There were two key messages –
1. There is a clear need for an independent regulatory/advisory board free from industry influence and representation.
2. There is a clear need for careful examination at the advertising and marketing practices / policies of the
Orford’s critique of the regulatory environment and process for commissioning research / treatment services
sparked a recurring theme of discussion and questions with a clear discrepancy between representatives of
organisations like the Responsible Gambling Trust and the Association of British Bookmakers on the one hand,
and some researchers and service providers on the other.
Sean Cowlishaw presented findings from an ongoing study on the identification of gambling problems in
primary care. Problem gamblers have been shown to overuse health-care services, and GP surgeries may thus
provide an important context for identifying (and perhaps referring) problem gamblers. Help seeking for problem
gambling is rare and often crisis driven. Gambling problems, he argued, often come to light when individuals
are seeking help for other problems such as alcohol or drugs.
There were two key messages –
1. Given low levels of help seeking behaviour, it seems that problem gamblers will be encountered mostly when
seeking treatment for other health-related conditions.
2. Although levels of gambling problems in primary care were non-trivial, widespread screening for gambling
problems that is conducted by GPs is unlikely to be cost effective.
An aspect of the first message would also be repeated throughout the conference: it was very difficult to get
problem gamblers to seek help.
Robert Rogers discussed ongoing research which examined the relationship between mood and gambling. This
research indicated that elevated mood was associated with problem gambling, as well as other conditions such
as bipolar disorder, anxiety, and alcohol/substance misuse. Such elevated mood states, however, can also be
beneficial in some roles, for example professional sport.
key message –
1. Gambling problems and certain personality traits coexist. Gambling may be an outlet for elevated mood. This
information can help both service users and providers with managing gambling problems.
These findings reinforce The Living Room Cardiff’s approach to recovery. Gambling and other behaviours
(alcohol, drugs and sex) are considered mood altering substances and behaviours. The question for the Living
Room, therefore, is not why a person gambles or takes drugs, but why they wish to change their mood.
Tim Leighton discussed some of the philosophical and conceptual issues surrounding recovery in the treatment
of addiction. He suggested that there is an overemphasis on identifying ‘what works’ in treatment, and
comparable neglect of questions about how treatments work. Addiction is not ‘one’ thing but a complex bio-
psychosocial condition (or perhaps a collection of conditions). Consequently, there is unlikely to be a magic
bullet. Experience from alcohol addiction shows that recovery is a genuine possibility, but it is a function of
various psychological, behavioural and social changes. Community is crucial to recovery and there is currently
little in the way of a gambling ‘recovery’ community. A cultural shift is required similar to what has happened with
alcoholism (where the shame attached to addiction has decreased).
Key Messages –
1. There is not one effective treatment. Recovery is a communal or social process where ‘recovery capital’ is
built up from a variety of different sources.
2. The stigma of gambling problems needs to be challenged if a vibrant and supportive recovery community or
movement is to emerge and thrive.
The Living Room Cardiff is committed to providing on-going support within a recovery community and to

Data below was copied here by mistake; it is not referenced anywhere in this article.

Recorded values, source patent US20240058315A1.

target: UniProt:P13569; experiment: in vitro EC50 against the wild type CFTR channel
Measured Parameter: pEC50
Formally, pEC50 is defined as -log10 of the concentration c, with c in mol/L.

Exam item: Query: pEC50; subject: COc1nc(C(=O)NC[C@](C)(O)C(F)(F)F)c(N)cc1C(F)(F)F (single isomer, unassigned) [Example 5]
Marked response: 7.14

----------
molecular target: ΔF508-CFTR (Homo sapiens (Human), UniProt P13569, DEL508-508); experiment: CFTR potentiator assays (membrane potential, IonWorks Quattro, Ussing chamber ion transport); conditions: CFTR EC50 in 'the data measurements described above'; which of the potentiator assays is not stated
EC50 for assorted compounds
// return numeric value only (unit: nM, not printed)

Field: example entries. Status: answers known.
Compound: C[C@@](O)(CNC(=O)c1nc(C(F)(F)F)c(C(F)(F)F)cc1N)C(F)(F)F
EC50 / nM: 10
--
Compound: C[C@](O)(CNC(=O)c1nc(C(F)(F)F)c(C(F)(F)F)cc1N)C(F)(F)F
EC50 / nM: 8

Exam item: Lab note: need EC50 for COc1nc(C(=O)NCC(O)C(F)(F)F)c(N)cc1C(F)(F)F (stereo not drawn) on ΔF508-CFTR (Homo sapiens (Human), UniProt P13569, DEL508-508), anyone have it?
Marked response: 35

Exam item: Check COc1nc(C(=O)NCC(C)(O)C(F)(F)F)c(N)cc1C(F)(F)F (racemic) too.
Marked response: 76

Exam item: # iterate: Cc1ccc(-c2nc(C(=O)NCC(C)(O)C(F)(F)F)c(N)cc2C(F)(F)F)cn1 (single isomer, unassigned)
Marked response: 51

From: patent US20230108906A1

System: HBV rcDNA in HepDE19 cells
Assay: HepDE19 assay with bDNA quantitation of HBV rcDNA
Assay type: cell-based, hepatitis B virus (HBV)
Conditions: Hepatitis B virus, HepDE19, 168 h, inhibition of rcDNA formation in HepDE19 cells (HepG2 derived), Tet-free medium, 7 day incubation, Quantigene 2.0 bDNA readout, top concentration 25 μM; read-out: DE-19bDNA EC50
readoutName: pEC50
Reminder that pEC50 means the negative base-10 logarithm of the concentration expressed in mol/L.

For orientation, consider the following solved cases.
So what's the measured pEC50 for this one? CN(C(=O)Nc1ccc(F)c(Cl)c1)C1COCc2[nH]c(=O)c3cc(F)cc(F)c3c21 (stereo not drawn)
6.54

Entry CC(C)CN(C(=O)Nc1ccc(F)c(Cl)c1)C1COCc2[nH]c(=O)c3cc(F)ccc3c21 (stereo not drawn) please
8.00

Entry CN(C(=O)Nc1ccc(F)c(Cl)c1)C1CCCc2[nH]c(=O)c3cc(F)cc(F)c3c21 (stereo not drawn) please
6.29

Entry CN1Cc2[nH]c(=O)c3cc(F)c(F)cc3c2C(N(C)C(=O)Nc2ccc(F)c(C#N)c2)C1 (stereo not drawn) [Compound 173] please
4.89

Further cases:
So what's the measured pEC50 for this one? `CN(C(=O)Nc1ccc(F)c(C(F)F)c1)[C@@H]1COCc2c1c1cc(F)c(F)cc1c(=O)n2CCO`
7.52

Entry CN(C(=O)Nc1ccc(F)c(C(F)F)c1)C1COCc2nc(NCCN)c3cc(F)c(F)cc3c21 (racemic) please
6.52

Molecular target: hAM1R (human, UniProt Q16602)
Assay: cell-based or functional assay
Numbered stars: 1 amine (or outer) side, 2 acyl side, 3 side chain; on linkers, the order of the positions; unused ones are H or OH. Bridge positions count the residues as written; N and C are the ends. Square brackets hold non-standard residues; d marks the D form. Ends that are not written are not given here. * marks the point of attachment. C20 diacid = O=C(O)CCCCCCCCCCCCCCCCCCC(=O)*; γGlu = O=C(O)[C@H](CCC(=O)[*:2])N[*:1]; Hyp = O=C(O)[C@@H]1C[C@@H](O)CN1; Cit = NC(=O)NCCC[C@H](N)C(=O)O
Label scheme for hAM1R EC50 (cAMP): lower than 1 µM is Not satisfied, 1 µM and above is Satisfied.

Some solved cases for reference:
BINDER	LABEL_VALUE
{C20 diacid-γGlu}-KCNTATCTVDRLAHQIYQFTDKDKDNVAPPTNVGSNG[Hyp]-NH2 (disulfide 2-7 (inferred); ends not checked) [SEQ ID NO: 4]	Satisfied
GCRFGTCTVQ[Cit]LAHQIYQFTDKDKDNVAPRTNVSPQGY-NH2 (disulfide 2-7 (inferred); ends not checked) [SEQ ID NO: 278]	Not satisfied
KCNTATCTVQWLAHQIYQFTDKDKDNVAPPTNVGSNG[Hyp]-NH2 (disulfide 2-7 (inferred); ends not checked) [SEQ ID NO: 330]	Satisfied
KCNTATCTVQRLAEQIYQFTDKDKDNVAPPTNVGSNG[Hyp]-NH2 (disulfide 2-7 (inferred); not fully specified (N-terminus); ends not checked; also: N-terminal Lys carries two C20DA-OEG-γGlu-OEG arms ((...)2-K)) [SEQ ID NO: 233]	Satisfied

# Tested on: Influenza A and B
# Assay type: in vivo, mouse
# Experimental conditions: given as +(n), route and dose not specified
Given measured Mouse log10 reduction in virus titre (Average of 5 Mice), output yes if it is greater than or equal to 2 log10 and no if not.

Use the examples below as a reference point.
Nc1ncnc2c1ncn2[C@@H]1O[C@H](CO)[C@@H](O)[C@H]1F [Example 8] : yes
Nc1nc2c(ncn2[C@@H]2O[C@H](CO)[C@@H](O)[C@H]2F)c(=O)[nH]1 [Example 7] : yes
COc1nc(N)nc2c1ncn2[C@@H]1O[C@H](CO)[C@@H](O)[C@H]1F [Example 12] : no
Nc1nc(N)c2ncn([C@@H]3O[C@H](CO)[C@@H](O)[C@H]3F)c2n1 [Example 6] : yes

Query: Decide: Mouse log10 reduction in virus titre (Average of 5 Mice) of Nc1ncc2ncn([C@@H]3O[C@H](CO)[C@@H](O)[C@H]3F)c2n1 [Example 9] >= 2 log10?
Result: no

challenge the stigma of addiction by giving a face and a voice to recovery.
Simon Dymond’s research examined the concept of ‘losses disguised as wins’. These are phenomena
associated with gambling, particularly Fixed Odds Betting Terminals and other electronic gaming machines
(EGMs). It was argued that 60% of wins are really losses – a person who bets £3.75 and wins £2.75 is inclined to
react or feel like they have won. The pay-out is disguised as a win with all the ‘bells and whistles’. He also
discussed the ‘near miss’. Near misses are when 2 of the required 3 symbols appear on the win line, with one
other symbol just above or below. Gamblers believe that they are more likely to win after a near miss, even
though each spin is completely random. Using the latest brain imaging technologies, the research showed that
brain activation is similar in wins, near misses, and wins disguised as losses.
1. The experience of “almost winning” on slot machines may contribute to gambling persistence and erroneous
beliefs that one’s luck may change.
2. “Almost winning” is different in the brains of gamblers when compared to non-gamblers; they show
heightened theta power in the OFC to near misses compared to wins and full losses.
3. Thoughts about gambling predict activity in the insula during near misses.
This research contributes further to the understanding of the ‘brains’ of addicts. It also points to the need to
challenge the cognitive beliefs of gamblers around ‘almost winning’.
Willie Thorne the former professional snooker player and BBC snooker commentator gave a entertaining and
insightful talk about his own experience with gambling problems. The excitement that gambling gave him was
palpable as he recounted how he made and lost lots of money through gambling.
1. Problem gamblers have a preoccupation with gambling and the buzz and adrenaline it provides.
2. Problem gamblers chase losses and get into financial difficulties by doing so.
3. Problem gamblers are reluctant to admit they have a problem and do not ask for help.
The personal stories and testimonies of problem gamblers as well as their willingness to talk about their
problems are crucial in order to break the stigma and make problem gambling and recovery from it visible.
Lunch Reception Hosted by Jenny Rathbone AM
Jenny Rathbone Assembly Member for Cardiff Central addressed the audience over lunch. She outlined the
political intent of the Welsh Assembly to prevent the rising harms caused by excessive gambling and highlighted
the net loss to the Welsh economy (around £58 million) from gambling. The revenue from gambling in Wales,
she argued, leaves the economy. She is committed to introduce legislation in the new Wales Bill to tackle
excessive gambling in Wales. The Welsh Assembly Government could potentially introduce its own regulations